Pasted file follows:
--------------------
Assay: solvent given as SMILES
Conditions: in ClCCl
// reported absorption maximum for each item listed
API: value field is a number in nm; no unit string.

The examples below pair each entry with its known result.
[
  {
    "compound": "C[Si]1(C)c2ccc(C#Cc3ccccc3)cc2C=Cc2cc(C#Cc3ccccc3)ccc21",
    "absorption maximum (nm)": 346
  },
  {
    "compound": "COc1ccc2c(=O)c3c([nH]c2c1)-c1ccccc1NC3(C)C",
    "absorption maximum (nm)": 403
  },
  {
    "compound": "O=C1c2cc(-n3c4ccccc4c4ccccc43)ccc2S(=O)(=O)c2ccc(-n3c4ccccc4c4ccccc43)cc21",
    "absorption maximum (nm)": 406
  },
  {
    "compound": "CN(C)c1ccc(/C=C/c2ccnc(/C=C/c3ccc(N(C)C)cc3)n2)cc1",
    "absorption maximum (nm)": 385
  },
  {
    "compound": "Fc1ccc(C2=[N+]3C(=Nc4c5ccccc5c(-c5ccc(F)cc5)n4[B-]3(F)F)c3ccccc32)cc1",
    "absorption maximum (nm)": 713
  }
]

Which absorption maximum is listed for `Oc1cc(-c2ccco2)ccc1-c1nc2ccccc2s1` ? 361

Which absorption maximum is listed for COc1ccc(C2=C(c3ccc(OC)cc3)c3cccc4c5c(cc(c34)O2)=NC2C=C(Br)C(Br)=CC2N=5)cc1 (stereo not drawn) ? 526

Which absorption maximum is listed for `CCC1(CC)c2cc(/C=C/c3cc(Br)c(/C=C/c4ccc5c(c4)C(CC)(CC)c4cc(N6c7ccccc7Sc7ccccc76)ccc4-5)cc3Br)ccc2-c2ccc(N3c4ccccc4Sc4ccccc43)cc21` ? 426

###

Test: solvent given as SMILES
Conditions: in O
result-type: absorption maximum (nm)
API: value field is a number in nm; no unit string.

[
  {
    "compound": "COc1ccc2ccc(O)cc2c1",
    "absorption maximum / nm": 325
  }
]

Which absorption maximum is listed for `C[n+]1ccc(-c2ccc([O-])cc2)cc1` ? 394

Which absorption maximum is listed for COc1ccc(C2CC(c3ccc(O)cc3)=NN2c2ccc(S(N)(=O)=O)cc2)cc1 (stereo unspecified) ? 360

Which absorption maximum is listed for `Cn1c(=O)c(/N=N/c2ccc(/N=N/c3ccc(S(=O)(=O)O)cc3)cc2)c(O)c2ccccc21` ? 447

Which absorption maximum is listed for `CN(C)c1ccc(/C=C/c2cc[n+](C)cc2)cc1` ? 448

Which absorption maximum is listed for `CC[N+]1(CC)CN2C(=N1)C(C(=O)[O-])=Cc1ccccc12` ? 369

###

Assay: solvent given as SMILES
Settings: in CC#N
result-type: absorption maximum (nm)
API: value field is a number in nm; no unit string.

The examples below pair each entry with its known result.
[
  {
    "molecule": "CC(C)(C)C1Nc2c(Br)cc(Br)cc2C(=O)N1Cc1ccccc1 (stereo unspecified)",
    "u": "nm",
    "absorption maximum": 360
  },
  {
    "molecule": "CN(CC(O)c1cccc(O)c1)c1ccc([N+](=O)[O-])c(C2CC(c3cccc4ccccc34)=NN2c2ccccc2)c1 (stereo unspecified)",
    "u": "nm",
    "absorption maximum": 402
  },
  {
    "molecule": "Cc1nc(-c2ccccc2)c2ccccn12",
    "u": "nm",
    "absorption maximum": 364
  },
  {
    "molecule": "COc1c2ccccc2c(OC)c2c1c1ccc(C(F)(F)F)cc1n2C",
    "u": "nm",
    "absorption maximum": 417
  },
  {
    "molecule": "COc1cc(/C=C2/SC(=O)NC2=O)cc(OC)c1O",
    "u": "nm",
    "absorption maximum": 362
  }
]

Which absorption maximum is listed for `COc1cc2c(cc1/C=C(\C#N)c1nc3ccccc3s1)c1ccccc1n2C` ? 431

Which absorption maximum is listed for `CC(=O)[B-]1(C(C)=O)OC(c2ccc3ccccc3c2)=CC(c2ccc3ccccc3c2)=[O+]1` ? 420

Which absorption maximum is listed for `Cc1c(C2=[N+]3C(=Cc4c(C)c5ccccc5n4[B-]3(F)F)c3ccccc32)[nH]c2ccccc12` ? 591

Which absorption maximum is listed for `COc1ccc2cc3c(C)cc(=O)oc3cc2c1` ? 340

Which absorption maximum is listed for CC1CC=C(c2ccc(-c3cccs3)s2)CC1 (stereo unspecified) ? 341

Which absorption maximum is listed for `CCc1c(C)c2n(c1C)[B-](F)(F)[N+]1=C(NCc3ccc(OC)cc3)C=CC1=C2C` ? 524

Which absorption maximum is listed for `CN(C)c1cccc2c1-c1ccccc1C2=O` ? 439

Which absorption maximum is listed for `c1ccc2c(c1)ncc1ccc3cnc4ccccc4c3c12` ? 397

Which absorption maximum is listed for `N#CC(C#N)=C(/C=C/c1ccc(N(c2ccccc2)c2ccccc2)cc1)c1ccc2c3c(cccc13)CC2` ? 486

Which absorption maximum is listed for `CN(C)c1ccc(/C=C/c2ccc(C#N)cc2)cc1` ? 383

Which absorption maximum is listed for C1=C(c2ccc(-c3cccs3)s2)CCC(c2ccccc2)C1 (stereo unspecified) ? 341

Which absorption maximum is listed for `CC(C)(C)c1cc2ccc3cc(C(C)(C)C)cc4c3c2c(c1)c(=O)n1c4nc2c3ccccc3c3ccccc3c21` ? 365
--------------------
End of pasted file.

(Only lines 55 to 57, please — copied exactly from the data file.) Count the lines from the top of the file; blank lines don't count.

    "molecule": "CC(C)(C)C1Nc2c(Br)cc(Br)cc2C(=O)N1Cc1ccccc1 (stereo unspecified)",
    "u": "nm",
    "absorption maximum": 360